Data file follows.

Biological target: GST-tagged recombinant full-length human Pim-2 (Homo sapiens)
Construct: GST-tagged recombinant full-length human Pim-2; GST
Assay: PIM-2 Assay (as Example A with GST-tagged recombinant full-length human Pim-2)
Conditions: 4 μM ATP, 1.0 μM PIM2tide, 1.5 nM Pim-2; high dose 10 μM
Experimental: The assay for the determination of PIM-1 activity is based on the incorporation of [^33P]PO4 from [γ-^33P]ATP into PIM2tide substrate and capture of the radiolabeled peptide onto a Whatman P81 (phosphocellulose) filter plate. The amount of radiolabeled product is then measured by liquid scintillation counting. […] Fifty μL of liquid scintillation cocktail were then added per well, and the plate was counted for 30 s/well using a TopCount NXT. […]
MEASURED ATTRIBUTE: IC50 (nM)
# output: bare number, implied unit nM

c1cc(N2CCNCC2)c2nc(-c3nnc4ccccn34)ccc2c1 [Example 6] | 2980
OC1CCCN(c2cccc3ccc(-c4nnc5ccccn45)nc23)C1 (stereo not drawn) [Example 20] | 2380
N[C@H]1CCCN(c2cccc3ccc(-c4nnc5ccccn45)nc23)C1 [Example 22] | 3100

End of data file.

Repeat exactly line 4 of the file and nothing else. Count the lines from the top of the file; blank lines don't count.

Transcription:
Conditions: 4 μM ATP, 1.0 μM PIM2tide, 1.5 nM Pim-2; high dose 10 μM